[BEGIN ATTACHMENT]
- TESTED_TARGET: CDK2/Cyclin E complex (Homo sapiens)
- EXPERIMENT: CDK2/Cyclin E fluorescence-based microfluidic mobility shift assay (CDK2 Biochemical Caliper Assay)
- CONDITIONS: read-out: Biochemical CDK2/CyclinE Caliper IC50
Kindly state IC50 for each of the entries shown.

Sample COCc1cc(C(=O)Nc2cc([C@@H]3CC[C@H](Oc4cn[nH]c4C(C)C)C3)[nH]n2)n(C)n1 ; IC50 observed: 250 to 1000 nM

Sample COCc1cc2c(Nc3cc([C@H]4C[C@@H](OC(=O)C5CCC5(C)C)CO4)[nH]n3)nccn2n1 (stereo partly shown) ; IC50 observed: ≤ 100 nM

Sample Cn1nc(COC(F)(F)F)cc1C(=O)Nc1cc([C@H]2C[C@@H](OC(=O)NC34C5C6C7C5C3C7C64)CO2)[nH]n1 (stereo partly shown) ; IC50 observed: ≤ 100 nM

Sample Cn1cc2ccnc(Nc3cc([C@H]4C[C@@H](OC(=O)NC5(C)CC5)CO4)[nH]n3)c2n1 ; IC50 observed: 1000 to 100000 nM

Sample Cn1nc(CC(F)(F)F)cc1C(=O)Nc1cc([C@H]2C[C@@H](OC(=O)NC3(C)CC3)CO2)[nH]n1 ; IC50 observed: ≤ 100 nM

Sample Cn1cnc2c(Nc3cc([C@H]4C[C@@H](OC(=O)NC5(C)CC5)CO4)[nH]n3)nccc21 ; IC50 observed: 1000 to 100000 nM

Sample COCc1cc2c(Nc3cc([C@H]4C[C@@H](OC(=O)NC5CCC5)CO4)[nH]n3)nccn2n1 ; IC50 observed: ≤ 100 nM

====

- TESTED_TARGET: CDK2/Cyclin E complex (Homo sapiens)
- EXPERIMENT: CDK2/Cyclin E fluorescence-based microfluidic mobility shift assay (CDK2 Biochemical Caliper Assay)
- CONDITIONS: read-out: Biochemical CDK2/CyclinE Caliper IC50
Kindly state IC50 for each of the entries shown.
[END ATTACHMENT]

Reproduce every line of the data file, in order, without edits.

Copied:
- TESTED_TARGET: CDK2/Cyclin E complex (Homo sapiens)
- EXPERIMENT: CDK2/Cyclin E fluorescence-based microfluidic mobility shift assay (CDK2 Biochemical Caliper Assay)
- CONDITIONS: read-out: Biochemical CDK2/CyclinE Caliper IC50
Kindly state IC50 for each of the entries shown.

Sample COCc1cc(C(=O)Nc2cc([C@@H]3CC[C@H](Oc4cn[nH]c4C(C)C)C3)[nH]n2)n(C)n1 ; IC50 observed: 250 to 1000 nM

Sample COCc1cc2c(Nc3cc([C@H]4C[C@@H](OC(=O)C5CCC5(C)C)CO4)[nH]n3)nccn2n1 (stereo partly shown) ; IC50 observed: ≤ 100 nM

Sample Cn1nc(COC(F)(F)F)cc1C(=O)Nc1cc([C@H]2C[C@@H](OC(=O)NC34C5C6C7C5C3C7C64)CO2)[nH]n1 (stereo partly shown) ; IC50 observed: ≤ 100 nM

Sample Cn1cc2ccnc(Nc3cc([C@H]4C[C@@H](OC(=O)NC5(C)CC5)CO4)[nH]n3)c2n1 ; IC50 observed: 1000 to 100000 nM

Sample Cn1nc(CC(F)(F)F)cc1C(=O)Nc1cc([C@H]2C[C@@H](OC(=O)NC3(C)CC3)CO2)[nH]n1 ; IC50 observed: ≤ 100 nM

Sample Cn1cnc2c(Nc3cc([C@H]4C[C@@H](OC(=O)NC5(C)CC5)CO4)[nH]n3)nccc21 ; IC50 observed: 1000 to 100000 nM

Sample COCc1cc2c(Nc3cc([C@H]4C[C@@H](OC(=O)NC5CCC5)CO4)[nH]n3)nccn2n1 ; IC50 observed: ≤ 100 nM

====

- TESTED_TARGET: CDK2/Cyclin E complex (Homo sapiens)
- EXPERIMENT: CDK2/Cyclin E fluorescence-based microfluidic mobility shift assay (CDK2 Biochemical Caliper Assay)
- CONDITIONS: read-out: Biochemical CDK2/CyclinE Caliper IC50
Kindly state IC50 for each of the entries shown.